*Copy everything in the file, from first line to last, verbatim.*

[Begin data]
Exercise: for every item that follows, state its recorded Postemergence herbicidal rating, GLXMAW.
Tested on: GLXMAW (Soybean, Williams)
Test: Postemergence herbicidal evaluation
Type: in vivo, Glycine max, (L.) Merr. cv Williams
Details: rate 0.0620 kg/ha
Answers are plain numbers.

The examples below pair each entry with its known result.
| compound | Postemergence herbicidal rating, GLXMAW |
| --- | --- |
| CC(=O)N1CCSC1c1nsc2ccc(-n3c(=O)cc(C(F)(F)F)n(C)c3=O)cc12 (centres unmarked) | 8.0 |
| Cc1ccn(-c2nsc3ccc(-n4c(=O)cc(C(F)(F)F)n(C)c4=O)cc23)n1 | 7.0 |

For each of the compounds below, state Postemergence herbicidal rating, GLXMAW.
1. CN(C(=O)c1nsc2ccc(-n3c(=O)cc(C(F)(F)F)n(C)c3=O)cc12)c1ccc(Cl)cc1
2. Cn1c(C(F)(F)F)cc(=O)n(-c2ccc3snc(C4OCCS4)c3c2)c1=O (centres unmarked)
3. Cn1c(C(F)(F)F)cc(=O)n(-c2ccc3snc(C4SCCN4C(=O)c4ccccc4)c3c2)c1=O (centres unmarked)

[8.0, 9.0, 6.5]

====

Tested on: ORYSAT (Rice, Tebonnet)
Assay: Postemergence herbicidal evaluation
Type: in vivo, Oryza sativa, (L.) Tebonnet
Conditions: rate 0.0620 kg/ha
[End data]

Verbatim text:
Exercise: for every item that follows, state its recorded Postemergence herbicidal rating, GLXMAW.
Tested on: GLXMAW (Soybean, Williams)
Test: Postemergence herbicidal evaluation
Type: in vivo, Glycine max, (L.) Merr. cv Williams
Details: rate 0.0620 kg/ha
Answers are plain numbers.

The examples below pair each entry with its known result.
| compound | Postemergence herbicidal rating, GLXMAW |
| --- | --- |
| CC(=O)N1CCSC1c1nsc2ccc(-n3c(=O)cc(C(F)(F)F)n(C)c3=O)cc12 (centres unmarked) | 8.0 |
| Cc1ccn(-c2nsc3ccc(-n4c(=O)cc(C(F)(F)F)n(C)c4=O)cc23)n1 | 7.0 |

For each of the compounds below, state Postemergence herbicidal rating, GLXMAW.
1. CN(C(=O)c1nsc2ccc(-n3c(=O)cc(C(F)(F)F)n(C)c3=O)cc12)c1ccc(Cl)cc1
2. Cn1c(C(F)(F)F)cc(=O)n(-c2ccc3snc(C4OCCS4)c3c2)c1=O (centres unmarked)
3. Cn1c(C(F)(F)F)cc(=O)n(-c2ccc3snc(C4SCCN4C(=O)c4ccccc4)c3c2)c1=O (centres unmarked)

[8.0, 9.0, 6.5]

====

Tested on: ORYSAT (Rice, Tebonnet)
Assay: Postemergence herbicidal evaluation
Type: in vivo, Oryza sativa, (L.) Tebonnet
Conditions: rate 0.0620 kg/ha